Subsequently, as a result of the persistent efforts of this small group, Fayette County adopted its first building codes and zoning regulations in 1959 and '60. Such laws, at that time, were almost unheard of in rural Georgia, particularly in areas as poor and undeveloped as Fayette County. But these regulations would be the first steps in the County's journey toward becoming a first-class community and would be followed by an evolution of codes and ordinances that would be used to regulate future development and growth. Needless to say, however, old-time Fayette Countians, rich and poor, were resentful of the government's interference into their rights to the use of their property and were resistant to the changes imposed upon them. The onslaught of "outsiders", with different ideas and philosophies, created even greater strife for the natives. It would take years for attitudes to change.
Though the influx of "outsiders" was accurately forecast, what was not readily anticipated was the number of long-time residents and local businesses that would leave the neighborhoods near the Airport. Not only did Airport expansion require the acquisition of countless home and business sites, many began to feel a need to escape what they considered negative changes in their environment, including traffic congestion, air pollution, noise pollution, increased crime, declining schools, and poor zoning and land use management by local officials. So they fled and most it seems, came to Fayette County. Interestingly but not surprisingly, this particular group brought with them a dogged determination and personal commitment to never again be forced to relocate because of a decline in property values or a deterioration of their overall quality of life. This particular group would prove to be a key element, perhaps the strongest, in the implementation of strict zoning and land use regulations in Fayette County. Public offices and other leadership roles in the community quickly began to be filled by folks from this group who, of course, were determined to support measures that would hopefully minimize the negative effects of growth. Over the years, this attitude has manifested itself primarily through the adoption of strict zoning, land use, and development regulations.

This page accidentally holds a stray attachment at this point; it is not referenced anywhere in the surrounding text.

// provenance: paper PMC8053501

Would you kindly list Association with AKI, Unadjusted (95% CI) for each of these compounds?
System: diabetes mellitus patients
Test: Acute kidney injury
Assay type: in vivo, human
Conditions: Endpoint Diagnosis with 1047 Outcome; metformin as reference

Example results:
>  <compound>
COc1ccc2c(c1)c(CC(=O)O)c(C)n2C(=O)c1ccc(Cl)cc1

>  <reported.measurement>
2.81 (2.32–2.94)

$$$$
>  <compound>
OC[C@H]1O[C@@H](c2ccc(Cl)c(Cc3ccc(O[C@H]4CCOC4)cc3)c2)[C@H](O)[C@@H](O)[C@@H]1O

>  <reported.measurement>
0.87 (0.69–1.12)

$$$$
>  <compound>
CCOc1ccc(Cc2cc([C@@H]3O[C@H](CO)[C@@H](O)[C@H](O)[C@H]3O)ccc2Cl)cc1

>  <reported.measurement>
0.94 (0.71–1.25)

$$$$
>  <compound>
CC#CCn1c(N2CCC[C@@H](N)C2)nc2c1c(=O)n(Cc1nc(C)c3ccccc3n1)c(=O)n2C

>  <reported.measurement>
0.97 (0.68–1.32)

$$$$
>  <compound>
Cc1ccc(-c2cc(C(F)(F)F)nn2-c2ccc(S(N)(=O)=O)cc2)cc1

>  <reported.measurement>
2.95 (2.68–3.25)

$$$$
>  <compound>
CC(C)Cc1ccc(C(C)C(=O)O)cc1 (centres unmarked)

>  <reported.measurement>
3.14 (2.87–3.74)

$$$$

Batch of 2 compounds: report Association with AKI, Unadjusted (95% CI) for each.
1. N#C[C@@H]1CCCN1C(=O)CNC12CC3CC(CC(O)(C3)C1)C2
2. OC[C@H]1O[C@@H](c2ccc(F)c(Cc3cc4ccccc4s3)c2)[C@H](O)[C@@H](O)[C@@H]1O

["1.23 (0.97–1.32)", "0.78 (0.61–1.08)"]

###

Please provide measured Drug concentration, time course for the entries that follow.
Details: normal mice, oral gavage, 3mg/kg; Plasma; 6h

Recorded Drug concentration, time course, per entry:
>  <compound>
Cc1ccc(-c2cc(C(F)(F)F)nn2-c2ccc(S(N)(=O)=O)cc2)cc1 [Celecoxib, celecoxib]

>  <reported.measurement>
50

Rightly or wrongly, a fear of "urban pollution" suppressed the concept of economic development in Fayette County in the 1970's and 80's, resulting in it becoming a "bedroom" community. Fayette residents seemed perfectly content to commute to other areas to work and to return to their undisturbed neighborhoods at the end of the day. They were not yet convinced that diversification of the County's tax base could result in lower property taxes, and frankly, voiced a strong willingness to pay higher taxes in order to minimize commercial and industrial growth. A change in thinking about the benefits of economic development did not begin until the early 90's arrived and are still debated today in some circles.
Aside from Fayette County's proximity to the Airport and to Downtown Atlanta, the other major factor in Fayette County's metamorphosis has been the birth and development of Peachtree City. One of the few really successful planned communities in our nation, Peachtree City always knew what it wanted to be when it grew up. With built-in zoning and development standards, its destiny as a well-balanced community has been reached. A part of that balance was the well-defined, controlled, development of an industrial park that has provided sites for many so-called clean industries. These businesses seem to require an above-average percentage of well-educated, professional employees, most of whom have relocated from other areas around the nation and the world. The final decision of some companies to locate in Peachtree City has been determined in the end, by the fact that Peachtree City and Fayette County are very desirable environments in which to have executives and managers live with their families.